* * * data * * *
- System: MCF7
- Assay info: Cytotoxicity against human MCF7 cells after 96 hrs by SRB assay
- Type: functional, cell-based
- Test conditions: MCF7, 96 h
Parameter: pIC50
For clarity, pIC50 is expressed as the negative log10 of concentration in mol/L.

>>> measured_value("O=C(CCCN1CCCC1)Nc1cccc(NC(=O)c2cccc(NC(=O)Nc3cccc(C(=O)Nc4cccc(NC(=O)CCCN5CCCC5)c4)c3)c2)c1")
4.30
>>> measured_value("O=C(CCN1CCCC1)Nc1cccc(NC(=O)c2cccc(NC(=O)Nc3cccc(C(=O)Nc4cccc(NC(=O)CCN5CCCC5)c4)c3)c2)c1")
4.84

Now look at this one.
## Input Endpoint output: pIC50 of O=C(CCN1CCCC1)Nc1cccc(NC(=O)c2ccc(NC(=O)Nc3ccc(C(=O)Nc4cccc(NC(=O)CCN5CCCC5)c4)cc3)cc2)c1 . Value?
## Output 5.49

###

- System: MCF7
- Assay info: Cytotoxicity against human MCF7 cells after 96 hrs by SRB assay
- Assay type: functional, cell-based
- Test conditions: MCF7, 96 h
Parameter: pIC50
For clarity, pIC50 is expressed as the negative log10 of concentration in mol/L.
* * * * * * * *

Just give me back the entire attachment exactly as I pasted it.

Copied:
- System: MCF7
- Assay info: Cytotoxicity against human MCF7 cells after 96 hrs by SRB assay
- Type: functional, cell-based
- Test conditions: MCF7, 96 h
Parameter: pIC50
For clarity, pIC50 is expressed as the negative log10 of concentration in mol/L.

>>> measured_value("O=C(CCCN1CCCC1)Nc1cccc(NC(=O)c2cccc(NC(=O)Nc3cccc(C(=O)Nc4cccc(NC(=O)CCCN5CCCC5)c4)c3)c2)c1")
4.30
>>> measured_value("O=C(CCN1CCCC1)Nc1cccc(NC(=O)c2cccc(NC(=O)Nc3cccc(C(=O)Nc4cccc(NC(=O)CCN5CCCC5)c4)c3)c2)c1")
4.84

Now look at this one.
## Input Endpoint output: pIC50 of O=C(CCN1CCCC1)Nc1cccc(NC(=O)c2ccc(NC(=O)Nc3ccc(C(=O)Nc4cccc(NC(=O)CCN5CCCC5)c4)cc3)cc2)c1 . Value?
## Output 5.49

###

- System: MCF7
- Assay info: Cytotoxicity against human MCF7 cells after 96 hrs by SRB assay
- Assay type: functional, cell-based
- Test conditions: MCF7, 96 h
Parameter: pIC50
For clarity, pIC50 is expressed as the negative log10 of concentration in mol/L.